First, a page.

As I've read it, nature shows us over and over again that biodiversity is both an indicator of and a condition for the health of an ecosystem. Why, then, do people continue to think it's "healthy" for all people to be the same shape and size (also insert race/religion/political stance/whatever, but that's another argument)?

I love the title, by the way. Godwin for the lose! (Possibly "for the loss" -- I have no idea if "win" in "for the win" is meant to be a grammatically-correct noun or an intentionally incorrect verb, as is so common in webspeak. My students would be laughing so hard right now. These are the things that keep me from sleeping at night. Anyway, I like "for the lose" better.)


Anonymous said...

I just thought I should say something, cause I'm Jewish and it's about the Holocaust.

You have to be some real sick bastard to suggest the Holocaust was a good thing cause people were thin.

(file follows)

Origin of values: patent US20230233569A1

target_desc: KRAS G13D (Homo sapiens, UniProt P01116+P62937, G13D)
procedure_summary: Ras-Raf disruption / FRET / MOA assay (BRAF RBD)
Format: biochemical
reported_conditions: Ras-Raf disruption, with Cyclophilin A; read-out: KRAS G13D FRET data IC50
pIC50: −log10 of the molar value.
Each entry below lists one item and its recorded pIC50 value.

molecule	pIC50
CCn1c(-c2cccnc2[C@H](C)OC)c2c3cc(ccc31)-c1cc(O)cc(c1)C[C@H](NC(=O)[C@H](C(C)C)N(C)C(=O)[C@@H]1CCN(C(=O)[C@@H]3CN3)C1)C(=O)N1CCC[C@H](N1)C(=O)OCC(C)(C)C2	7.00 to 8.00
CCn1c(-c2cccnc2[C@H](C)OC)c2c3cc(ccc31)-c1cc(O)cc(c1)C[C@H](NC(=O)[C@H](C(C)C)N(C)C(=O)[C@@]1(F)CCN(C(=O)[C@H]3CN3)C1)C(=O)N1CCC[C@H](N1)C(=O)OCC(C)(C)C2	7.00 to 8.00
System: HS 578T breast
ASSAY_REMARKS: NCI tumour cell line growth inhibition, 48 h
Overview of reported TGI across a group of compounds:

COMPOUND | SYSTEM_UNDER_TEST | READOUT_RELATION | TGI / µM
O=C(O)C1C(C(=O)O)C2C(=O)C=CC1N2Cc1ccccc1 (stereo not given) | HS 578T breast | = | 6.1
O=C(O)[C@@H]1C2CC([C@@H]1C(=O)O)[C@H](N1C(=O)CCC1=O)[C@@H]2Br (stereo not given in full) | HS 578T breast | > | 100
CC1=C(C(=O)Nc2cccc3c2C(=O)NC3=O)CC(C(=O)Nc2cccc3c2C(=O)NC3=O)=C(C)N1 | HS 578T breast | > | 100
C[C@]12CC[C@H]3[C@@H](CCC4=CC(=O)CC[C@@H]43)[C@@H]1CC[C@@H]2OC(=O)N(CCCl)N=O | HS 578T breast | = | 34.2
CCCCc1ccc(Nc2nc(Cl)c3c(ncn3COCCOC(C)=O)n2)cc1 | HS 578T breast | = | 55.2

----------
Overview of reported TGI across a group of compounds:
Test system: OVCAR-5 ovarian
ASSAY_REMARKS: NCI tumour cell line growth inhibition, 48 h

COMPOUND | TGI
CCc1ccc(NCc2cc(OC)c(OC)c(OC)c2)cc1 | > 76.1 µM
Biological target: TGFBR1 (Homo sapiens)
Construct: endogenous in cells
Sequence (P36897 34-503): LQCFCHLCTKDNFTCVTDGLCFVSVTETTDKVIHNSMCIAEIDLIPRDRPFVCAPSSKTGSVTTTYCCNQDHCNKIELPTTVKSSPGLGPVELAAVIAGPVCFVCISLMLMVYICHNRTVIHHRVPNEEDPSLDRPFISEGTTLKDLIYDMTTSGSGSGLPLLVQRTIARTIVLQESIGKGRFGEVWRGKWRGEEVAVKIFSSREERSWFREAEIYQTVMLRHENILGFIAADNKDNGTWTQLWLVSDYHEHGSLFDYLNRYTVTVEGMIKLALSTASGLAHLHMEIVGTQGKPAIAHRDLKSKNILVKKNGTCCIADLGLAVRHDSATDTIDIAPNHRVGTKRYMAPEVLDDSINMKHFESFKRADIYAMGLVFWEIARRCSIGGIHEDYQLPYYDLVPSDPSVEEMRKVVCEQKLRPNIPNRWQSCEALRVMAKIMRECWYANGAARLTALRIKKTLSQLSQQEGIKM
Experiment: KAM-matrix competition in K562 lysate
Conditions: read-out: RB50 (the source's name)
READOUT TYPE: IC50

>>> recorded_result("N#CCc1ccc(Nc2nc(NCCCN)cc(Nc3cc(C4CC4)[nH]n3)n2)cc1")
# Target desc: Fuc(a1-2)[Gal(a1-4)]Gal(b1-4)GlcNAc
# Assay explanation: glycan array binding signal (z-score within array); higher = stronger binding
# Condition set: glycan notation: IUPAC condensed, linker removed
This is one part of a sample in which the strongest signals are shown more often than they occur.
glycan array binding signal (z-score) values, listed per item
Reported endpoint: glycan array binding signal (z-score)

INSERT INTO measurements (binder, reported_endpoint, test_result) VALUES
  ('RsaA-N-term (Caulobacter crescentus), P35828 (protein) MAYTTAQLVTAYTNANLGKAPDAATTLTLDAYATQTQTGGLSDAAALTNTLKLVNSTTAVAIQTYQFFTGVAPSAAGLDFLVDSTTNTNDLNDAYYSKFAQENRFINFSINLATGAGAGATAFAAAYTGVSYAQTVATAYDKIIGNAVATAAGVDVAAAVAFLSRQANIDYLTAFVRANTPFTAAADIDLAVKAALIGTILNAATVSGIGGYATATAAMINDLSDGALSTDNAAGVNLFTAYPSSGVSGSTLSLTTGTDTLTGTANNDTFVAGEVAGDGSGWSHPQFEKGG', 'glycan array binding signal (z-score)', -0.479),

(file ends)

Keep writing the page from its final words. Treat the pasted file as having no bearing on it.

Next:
It reminds me of a quote that was reportedly said by some supermodel, about kids starving in Africa. She said, "Wow, I'd love to be that thin, except without all the flies and stuff."

Also I'm reminded of a skit I think it was on SNL, but it could also have been on Mad TV. It was Who Wants to be a Millionare but you won food instead. They had someone as a contestant who was starving from living in a poor country. They kept saying, "Alright so you have food...but you don't eat it?"

It's just amazing how some people can look into the face of suffering, and see some good in it. I mean, there's optimism, and then there's just being complete inept towards the suffering of another human being.

By the way Rio Iriri, have you seen the Twilight Zone Deaths-Head Revisited from Season 3?

If you haven't it's about a Nazi guard who revisits the concentration camp he lorded over. The ghosts of the prisoners he tormented came back to life, and took revenge on him by making him feel what it was like to experience the tortures he gave to them. In the end the guard is supposedly irreversibly insane, and is taken to a mental institution.

I really like it because at the end they point out that the reasons the concentration camps should stand, is to remind people of the horrors of what happened in them.

It also might be interesting to know that Rod Serling was Jewish. A good lot of the Twilight Zone episodes, as well as some of the Night Gallery episodes were revenge fantasy stories against the Nazis.